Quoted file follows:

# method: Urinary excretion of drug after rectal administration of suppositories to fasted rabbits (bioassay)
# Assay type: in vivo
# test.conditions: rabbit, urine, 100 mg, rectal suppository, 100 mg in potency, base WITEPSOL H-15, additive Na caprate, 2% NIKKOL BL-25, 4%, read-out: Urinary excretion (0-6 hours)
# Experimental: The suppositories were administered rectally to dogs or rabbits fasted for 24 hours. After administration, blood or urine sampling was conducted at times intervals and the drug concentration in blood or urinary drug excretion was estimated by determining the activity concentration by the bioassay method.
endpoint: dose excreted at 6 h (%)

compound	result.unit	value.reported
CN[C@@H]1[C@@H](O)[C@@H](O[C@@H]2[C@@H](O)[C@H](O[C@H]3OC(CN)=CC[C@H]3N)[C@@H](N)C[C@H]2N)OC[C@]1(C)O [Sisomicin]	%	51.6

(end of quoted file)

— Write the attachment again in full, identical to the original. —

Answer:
# method: Urinary excretion of drug after rectal administration of suppositories to fasted rabbits (bioassay)
# Assay type: in vivo
# test.conditions: rabbit, urine, 100 mg, rectal suppository, 100 mg in potency, base WITEPSOL H-15, additive Na caprate, 2% NIKKOL BL-25, 4%, read-out: Urinary excretion (0-6 hours)
# Experimental: The suppositories were administered rectally to dogs or rabbits fasted for 24 hours. After administration, blood or urine sampling was conducted at times intervals and the drug concentration in blood or urinary drug excretion was estimated by determining the activity concentration by the bioassay method.
endpoint: dose excreted at 6 h (%)

compound	result.unit	value.reported
CN[C@@H]1[C@@H](O)[C@@H](O[C@@H]2[C@@H](O)[C@H](O[C@H]3OC(CN)=CC[C@H]3N)[C@@H](N)C[C@H]2N)OC[C@]1(C)O [Sisomicin]	%	51.6